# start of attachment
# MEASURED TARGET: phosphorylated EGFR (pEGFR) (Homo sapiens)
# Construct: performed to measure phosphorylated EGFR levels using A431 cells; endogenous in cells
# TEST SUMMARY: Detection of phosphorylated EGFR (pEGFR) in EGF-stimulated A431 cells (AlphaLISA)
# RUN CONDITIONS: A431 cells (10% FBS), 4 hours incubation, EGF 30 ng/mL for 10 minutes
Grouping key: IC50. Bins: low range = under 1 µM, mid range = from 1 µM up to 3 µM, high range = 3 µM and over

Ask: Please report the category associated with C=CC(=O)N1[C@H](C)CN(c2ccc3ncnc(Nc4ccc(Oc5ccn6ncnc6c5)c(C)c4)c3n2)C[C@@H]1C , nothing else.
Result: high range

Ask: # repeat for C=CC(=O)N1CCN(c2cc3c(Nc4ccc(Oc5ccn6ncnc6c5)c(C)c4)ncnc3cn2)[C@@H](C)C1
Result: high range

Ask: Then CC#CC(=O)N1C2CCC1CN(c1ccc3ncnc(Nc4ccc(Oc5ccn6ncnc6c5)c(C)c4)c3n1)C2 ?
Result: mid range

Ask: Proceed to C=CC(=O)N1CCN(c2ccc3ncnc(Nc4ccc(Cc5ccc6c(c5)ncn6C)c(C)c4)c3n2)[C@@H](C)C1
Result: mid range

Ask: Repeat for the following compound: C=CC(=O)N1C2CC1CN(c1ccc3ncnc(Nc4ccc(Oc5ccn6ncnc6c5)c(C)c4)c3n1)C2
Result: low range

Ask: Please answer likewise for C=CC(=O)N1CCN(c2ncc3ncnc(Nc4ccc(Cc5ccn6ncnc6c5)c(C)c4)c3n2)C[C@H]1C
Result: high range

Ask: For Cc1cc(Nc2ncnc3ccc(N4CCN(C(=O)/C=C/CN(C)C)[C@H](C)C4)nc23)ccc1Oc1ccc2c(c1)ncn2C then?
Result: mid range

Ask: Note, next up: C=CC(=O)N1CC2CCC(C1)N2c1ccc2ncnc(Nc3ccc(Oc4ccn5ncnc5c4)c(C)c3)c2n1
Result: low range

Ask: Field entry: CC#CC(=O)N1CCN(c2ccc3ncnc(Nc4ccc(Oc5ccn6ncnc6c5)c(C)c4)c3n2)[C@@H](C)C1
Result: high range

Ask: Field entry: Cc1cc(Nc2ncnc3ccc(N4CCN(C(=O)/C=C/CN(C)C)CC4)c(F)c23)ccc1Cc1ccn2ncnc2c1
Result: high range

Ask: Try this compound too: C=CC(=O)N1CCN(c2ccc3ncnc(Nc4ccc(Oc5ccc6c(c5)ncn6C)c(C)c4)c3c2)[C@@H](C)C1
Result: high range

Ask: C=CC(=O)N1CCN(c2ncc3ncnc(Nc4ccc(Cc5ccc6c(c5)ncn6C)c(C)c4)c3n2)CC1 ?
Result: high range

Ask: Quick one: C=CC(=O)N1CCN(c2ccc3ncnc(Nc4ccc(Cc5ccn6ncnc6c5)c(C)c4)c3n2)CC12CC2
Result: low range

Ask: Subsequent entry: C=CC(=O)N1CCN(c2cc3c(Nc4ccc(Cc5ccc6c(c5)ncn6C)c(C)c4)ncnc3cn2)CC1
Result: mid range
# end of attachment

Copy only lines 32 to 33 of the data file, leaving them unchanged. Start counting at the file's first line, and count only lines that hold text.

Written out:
Ask: Subsequent entry: C=CC(=O)N1CCN(c2cc3c(Nc4ccc(Cc5ccc6c(c5)ncn6C)c(C)c4)ncnc3cn2)CC1
Result: mid range